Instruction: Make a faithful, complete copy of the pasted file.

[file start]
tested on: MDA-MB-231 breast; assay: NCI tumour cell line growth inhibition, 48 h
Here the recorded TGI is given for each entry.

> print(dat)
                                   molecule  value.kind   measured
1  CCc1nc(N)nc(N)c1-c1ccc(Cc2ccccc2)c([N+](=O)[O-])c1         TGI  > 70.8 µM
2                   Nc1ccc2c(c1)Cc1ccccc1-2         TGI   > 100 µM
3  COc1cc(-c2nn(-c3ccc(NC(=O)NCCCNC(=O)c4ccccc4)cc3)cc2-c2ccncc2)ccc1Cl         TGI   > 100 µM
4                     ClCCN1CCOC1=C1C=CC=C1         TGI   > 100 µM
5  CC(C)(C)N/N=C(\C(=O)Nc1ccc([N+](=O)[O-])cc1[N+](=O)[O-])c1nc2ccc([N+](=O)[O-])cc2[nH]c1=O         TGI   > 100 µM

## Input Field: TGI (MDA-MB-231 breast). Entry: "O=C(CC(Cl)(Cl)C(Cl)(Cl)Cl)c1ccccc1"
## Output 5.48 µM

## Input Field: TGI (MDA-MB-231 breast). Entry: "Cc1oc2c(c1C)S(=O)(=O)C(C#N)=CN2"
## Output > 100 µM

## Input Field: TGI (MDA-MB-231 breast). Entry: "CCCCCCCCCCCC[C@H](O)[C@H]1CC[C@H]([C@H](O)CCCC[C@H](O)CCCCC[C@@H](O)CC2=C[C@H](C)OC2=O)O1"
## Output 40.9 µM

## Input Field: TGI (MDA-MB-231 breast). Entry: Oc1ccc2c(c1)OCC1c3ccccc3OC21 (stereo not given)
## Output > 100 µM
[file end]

tested on: MDA-MB-231 breast; assay: NCI tumour cell line growth inhibition, 48 h
Here the recorded TGI is given for each entry.

> print(dat)
                                   molecule  value.kind   measured
1  CCc1nc(N)nc(N)c1-c1ccc(Cc2ccccc2)c([N+](=O)[O-])c1         TGI  > 70.8 µM
2                   Nc1ccc2c(c1)Cc1ccccc1-2         TGI   > 100 µM
3  COc1cc(-c2nn(-c3ccc(NC(=O)NCCCNC(=O)c4ccccc4)cc3)cc2-c2ccncc2)ccc1Cl         TGI   > 100 µM
4                     ClCCN1CCOC1=C1C=CC=C1         TGI   > 100 µM
5  CC(C)(C)N/N=C(\C(=O)Nc1ccc([N+](=O)[O-])cc1[N+](=O)[O-])c1nc2ccc([N+](=O)[O-])cc2[nH]c1=O         TGI   > 100 µM

## Input Field: TGI (MDA-MB-231 breast). Entry: "O=C(CC(Cl)(Cl)C(Cl)(Cl)Cl)c1ccccc1"
## Output 5.48 µM

## Input Field: TGI (MDA-MB-231 breast). Entry: "Cc1oc2c(c1C)S(=O)(=O)C(C#N)=CN2"
## Output > 100 µM

## Input Field: TGI (MDA-MB-231 breast). Entry: "CCCCCCCCCCCC[C@H](O)[C@H]1CC[C@H]([C@H](O)CCCC[C@H](O)CCCCC[C@@H](O)CC2=C[C@H](C)OC2=O)O1"
## Output 40.9 µM

## Input Field: TGI (MDA-MB-231 breast). Entry: Oc1ccc2c(c1)OCC1c3ccccc3OC21 (stereo not given)
## Output > 100 µM